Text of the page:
ANCIENT DOCUMENTS OLD AND NEW
The Centre's seminar series continued in Trinity Term 1997 with two papers on Near Eastern documentary themes to complement Prof. Briant's Lewis Lecture. An extended report on Jeremy Black's and Eleanor Robson's paper on the Electronic Text Corpus of Sumerian Literature appears elsewhere in the Newsletter. A short summary of Heather Baker's paper follows below:
This paper gave an overview of the private family archives from late-7th through to early 5th century BC Babylon. These archives constitute practically our only source material from Babylon at this period, because state and temple archives from the city remain largely unknown. The paper considered the methods by which the private archives, which were not recovered through controlled excavation, can be reconstructed. Prosopographic study is especially important in this respect and enables us, for example, to identify so-called "chains of transmission" of tablets which were passed on as proof of ownership when property, such as temple prebends or real-estate, was transferred by one party to another. The range of document types and tablet formats, and the significance of sealing practices, were briefly described. Finally, the paper considered some of the contrasts which emerge between the different archives. The composition of the Nappahu (or "Smith") family archive, the second largest archive from Babylon of this period (c. 260 tablets), was discussed. The activities of this family and the extent and character of their property-holdings were contrasted with those of the Egibi family, which accumulated the largest known archive from Babylon (over 2,000 tablets).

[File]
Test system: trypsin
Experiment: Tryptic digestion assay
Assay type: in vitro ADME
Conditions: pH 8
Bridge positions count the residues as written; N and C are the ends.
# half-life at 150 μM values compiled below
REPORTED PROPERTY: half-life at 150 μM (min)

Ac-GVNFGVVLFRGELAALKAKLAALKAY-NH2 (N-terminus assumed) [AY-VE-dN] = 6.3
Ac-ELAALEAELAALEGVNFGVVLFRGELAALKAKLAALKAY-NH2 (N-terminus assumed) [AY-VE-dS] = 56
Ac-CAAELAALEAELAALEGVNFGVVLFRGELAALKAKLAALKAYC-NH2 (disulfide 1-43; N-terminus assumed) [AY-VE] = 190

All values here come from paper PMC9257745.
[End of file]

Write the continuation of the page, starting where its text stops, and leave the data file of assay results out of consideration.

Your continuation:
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DAVID LEWIS LECTURE 1998
The Lewis Lecture for 1998 was given by Prof. Pierre Briant of Toulouse University at 5.00 pm on Wednesday 20 May in the Garden Quad Auditorium. St. John's College. The title of Prof. Briant's lecture was "Greek Epigraphy and Achaemenid History: Pixodaros and Xanthos". Prof. Briant summarises the themes of his discussion:
"The now famous trilingual inscription of Xanthos (Aramaic, Greek, Lycian), which was first published in 1974, then published in a final form in 1979, is an essential document for the historians of the Achaemenid Empire. It pertains to a new cultic foundation as decided by the Xanthian community. One of the most debated questions about the inscription has been the role of the satrap Pixodaros in the institutional process. A re-examination of the last Greek formula shows that, contrary to a long-established theory, neither this Greek formula nor the Aramaic version issued by the satrapal chancellery is intended to give 'full authority' to the civic decision. More simply, the satrap acts as a guarantor of the civic regulations and will act as an arbitrator of a conditional violation."The Lewis Lecture for 1999 will be given by Prof. Shaye Cohen, Ungerleider Professor and Director of Judaic Studies at Brown University, at 5.00 pm on Wednesday 26 May in the Garden Quad Auditorium, St. John's College. The title of the lecture is "Hellenism in Unexpected Places".
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